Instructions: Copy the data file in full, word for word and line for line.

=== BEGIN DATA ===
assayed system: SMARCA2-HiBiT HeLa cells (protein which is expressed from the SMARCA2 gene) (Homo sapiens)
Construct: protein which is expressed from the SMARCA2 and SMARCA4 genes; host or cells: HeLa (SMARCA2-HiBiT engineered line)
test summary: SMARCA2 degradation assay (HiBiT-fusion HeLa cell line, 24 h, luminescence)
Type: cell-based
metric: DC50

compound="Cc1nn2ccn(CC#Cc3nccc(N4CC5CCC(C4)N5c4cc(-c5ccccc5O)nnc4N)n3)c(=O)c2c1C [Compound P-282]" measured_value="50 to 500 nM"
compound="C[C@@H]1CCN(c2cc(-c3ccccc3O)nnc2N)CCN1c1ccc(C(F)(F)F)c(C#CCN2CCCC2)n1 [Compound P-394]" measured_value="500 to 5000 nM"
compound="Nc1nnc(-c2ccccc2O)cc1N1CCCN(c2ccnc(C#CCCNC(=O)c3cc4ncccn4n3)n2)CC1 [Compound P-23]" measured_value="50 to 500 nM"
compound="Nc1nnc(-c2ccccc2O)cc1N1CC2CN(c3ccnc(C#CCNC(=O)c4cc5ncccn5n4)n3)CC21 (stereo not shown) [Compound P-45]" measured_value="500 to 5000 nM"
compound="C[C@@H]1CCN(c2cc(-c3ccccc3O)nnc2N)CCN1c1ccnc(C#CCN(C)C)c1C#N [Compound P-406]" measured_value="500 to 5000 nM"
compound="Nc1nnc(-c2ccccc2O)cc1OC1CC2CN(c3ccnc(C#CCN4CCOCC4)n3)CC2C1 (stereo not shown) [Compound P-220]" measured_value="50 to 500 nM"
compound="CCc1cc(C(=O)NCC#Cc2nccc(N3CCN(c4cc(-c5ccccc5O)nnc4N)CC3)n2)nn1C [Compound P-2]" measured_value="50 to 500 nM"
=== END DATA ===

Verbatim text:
assayed system: SMARCA2-HiBiT HeLa cells (protein which is expressed from the SMARCA2 gene) (Homo sapiens)
Construct: protein which is expressed from the SMARCA2 and SMARCA4 genes; host or cells: HeLa (SMARCA2-HiBiT engineered line)
test summary: SMARCA2 degradation assay (HiBiT-fusion HeLa cell line, 24 h, luminescence)
Type: cell-based
metric: DC50

compound="Cc1nn2ccn(CC#Cc3nccc(N4CC5CCC(C4)N5c4cc(-c5ccccc5O)nnc4N)n3)c(=O)c2c1C [Compound P-282]" measured_value="50 to 500 nM"
compound="C[C@@H]1CCN(c2cc(-c3ccccc3O)nnc2N)CCN1c1ccc(C(F)(F)F)c(C#CCN2CCCC2)n1 [Compound P-394]" measured_value="500 to 5000 nM"
compound="Nc1nnc(-c2ccccc2O)cc1N1CCCN(c2ccnc(C#CCCNC(=O)c3cc4ncccn4n3)n2)CC1 [Compound P-23]" measured_value="50 to 500 nM"
compound="Nc1nnc(-c2ccccc2O)cc1N1CC2CN(c3ccnc(C#CCNC(=O)c4cc5ncccn5n4)n3)CC21 (stereo not shown) [Compound P-45]" measured_value="500 to 5000 nM"
compound="C[C@@H]1CCN(c2cc(-c3ccccc3O)nnc2N)CCN1c1ccnc(C#CCN(C)C)c1C#N [Compound P-406]" measured_value="500 to 5000 nM"
compound="Nc1nnc(-c2ccccc2O)cc1OC1CC2CN(c3ccnc(C#CCN4CCOCC4)n3)CC2C1 (stereo not shown) [Compound P-220]" measured_value="50 to 500 nM"
compound="CCc1cc(C(=O)NCC#Cc2nccc(N3CCN(c4cc(-c5ccccc5O)nnc4N)CC3)n2)nn1C [Compound P-2]" measured_value="50 to 500 nM"